DUBLIN — President Serzh Sarkisian denounced Turkey’s long-running economic blockade of Armenia and accused Ankara of pursuing a “xenophobic policy” towards his nation, as he addressed a summit of the European People’s Party in Dublin late on Thursday. He went on to implicitly accuse Europe of tolerating “manifestations of fascism” in Azerbaijani leaders’ public statements on the Nagorno-Karabakh conflict.
“It is incomprehensible and unacceptable to us, when any manifestations of fascism are being tolerated, when evident hate speech of the President of Azerbaijan, a Council of Europe member State, is pretended to go unnoticed. For the Eastern Partnership to work effectively we should employ straight and honest talk on the issues of reciprocal concern,” said the Armenian president, as quoted by his press service.
He also reminded that Turkey, a member of the EU Customs Union, has not lifted the blockade of Armenia, even though last December the European Union made a decision to provide Armenia with an opportunity to benefit from the enhanced Generalized Scheme of Preferences.
“Nowadays, when humankind gets ready to mark the centennial of the World War I and the horror it unleashed, Turkey continues its policy of denial, attempts to bury the memory of more than one million victims of the Armenian Genocide and disregard demands of a nation that was deprived of its homeland, refuses to repent for what had been done and thus pursues a xenophobic policy that at its roots is aimed at harming Armenia and Armenians,” he said.
Sarkisian also addressed the crisis in Ukraine. “The Ukrainian events are a matter of serious concern to all of us. We regret profoundly that numerous human lives’ losses were registered in Kiev. Under the existing circumstances it is necessary to take all possible measures in order to ease the tension and find reasonable solutions by the means of a dialogue,” the Armenian president said.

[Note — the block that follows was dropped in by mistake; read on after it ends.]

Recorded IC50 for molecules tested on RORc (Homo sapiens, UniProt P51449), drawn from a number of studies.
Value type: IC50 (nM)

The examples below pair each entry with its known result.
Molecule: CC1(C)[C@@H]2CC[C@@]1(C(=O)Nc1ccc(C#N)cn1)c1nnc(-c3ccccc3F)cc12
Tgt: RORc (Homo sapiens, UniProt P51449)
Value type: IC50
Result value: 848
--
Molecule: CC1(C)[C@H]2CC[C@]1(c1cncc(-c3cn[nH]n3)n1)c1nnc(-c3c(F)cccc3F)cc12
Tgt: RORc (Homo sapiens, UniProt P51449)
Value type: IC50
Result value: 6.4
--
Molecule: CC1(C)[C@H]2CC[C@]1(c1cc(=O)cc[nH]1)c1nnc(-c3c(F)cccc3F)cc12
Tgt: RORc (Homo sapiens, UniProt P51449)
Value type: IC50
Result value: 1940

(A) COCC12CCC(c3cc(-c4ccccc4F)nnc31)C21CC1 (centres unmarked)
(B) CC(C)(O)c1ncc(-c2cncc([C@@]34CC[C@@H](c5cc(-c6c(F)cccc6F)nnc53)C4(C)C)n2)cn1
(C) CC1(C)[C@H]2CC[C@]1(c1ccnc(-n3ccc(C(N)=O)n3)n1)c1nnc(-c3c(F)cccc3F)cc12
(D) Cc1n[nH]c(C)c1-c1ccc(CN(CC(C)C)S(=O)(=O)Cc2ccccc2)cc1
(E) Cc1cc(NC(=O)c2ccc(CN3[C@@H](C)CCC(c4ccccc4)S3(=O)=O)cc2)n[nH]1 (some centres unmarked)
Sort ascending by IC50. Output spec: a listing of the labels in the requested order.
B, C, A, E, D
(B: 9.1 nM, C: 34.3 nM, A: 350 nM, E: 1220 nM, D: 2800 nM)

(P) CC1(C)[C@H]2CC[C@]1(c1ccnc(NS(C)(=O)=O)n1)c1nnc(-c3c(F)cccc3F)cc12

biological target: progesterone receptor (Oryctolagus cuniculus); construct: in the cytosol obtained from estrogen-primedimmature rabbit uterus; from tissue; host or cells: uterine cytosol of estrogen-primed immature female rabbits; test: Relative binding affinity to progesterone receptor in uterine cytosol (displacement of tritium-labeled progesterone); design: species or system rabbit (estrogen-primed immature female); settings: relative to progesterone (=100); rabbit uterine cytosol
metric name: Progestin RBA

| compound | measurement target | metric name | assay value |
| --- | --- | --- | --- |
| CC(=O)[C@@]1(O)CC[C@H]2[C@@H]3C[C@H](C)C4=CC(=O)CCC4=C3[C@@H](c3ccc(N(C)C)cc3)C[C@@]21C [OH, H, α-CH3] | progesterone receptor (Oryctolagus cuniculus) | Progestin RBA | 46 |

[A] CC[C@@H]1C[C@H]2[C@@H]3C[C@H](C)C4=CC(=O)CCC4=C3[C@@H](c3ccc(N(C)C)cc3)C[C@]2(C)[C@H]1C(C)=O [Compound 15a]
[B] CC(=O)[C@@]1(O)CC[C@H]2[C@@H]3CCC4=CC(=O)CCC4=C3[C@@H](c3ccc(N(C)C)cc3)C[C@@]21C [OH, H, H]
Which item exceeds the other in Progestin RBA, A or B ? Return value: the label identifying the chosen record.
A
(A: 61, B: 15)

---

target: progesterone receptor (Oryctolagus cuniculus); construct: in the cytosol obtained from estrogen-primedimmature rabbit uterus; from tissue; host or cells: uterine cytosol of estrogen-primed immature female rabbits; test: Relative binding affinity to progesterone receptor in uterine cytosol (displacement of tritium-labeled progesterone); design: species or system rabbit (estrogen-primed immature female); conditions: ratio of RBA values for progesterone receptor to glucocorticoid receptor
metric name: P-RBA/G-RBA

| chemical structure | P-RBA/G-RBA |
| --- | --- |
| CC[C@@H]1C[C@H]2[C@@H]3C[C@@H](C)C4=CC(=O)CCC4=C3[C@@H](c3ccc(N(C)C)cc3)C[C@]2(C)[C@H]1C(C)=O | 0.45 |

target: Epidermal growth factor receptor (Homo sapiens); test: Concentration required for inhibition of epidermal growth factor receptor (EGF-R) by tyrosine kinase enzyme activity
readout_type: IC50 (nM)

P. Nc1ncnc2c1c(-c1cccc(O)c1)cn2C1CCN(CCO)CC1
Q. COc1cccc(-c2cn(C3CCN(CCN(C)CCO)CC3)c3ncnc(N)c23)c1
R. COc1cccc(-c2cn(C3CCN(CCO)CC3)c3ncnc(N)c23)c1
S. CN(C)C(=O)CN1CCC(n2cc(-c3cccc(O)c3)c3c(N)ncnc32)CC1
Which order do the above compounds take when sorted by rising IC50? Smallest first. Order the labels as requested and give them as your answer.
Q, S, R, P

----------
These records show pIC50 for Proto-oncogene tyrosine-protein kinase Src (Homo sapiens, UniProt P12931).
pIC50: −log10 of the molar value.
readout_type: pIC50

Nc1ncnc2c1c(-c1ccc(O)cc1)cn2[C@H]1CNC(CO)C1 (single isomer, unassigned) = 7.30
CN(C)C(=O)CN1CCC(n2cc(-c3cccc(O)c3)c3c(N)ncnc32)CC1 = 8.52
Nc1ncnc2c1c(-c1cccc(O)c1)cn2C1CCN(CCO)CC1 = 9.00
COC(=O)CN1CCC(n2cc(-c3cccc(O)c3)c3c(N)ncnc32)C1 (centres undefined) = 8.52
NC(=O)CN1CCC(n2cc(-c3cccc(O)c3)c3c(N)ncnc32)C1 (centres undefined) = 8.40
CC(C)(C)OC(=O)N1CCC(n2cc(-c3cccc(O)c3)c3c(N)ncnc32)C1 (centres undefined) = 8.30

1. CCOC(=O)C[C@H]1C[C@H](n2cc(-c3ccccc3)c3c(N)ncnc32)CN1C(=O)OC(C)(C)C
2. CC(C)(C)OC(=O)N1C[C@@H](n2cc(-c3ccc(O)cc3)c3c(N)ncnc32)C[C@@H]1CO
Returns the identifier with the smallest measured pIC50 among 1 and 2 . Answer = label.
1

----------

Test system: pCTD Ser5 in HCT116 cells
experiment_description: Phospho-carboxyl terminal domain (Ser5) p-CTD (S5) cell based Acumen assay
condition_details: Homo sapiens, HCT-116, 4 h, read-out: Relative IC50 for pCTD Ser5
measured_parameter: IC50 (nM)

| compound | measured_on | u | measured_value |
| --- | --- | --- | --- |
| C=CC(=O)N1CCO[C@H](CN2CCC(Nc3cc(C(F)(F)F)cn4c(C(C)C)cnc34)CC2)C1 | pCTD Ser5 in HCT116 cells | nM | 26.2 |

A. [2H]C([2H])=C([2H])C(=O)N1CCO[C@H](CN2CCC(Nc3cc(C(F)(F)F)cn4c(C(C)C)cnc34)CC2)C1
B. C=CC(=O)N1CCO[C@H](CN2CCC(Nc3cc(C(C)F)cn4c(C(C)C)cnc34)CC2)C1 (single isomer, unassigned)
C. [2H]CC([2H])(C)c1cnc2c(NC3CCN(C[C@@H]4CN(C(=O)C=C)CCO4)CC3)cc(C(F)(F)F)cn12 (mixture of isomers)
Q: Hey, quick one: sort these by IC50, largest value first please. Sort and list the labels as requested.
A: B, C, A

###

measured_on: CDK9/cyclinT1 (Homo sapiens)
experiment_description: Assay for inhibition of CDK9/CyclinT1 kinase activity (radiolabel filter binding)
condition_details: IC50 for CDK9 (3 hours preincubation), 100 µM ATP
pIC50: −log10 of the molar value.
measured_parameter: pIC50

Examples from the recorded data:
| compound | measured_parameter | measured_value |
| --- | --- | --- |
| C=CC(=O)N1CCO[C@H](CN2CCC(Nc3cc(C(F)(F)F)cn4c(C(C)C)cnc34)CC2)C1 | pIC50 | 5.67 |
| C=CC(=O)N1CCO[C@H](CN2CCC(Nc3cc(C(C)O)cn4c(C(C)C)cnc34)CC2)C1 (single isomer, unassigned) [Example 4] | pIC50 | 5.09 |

Sarkisian did not comment further, avoiding any mention of Russia’s military intervention in Ukraine’s autonomous republic of Crimea that has been strongly condemned by the West.
Sarkisian also reaffirmed his stated commitment to closer partnership with the European Union but implied that it must be “compatible” with Armenia’s forthcoming membership of a Russian-led alliance of ex-Soviet states.
Sarkisian remained careful not to use the term “European integration” as he addressed the summit, he spoke instead of his government’s “policy of complementing and harmonizing interests” of Armenia’s key foreign partners.
“We appreciate the assistance that the European Union and its member States have been backing Armenia in its social-economic and institutional development, strengthening of our government agencies, reform of the public sector, fight against corruption and reduction of poverty,” said Sarkisian. “About two weeks ago the National Security Council of Armenia approved an action plan for cooperation between Armenia and the EU in 2014 and 2015.”
“We are committed to continue our efforts at seeking effective cooperation mechanisms with the EU, which will both reflect the essence of the preceding discussions we had with the EU and are compatible with the other cooperation formats,” he added in a clear reference to the Customs Union of Russia, Belarus and Kazakhstan.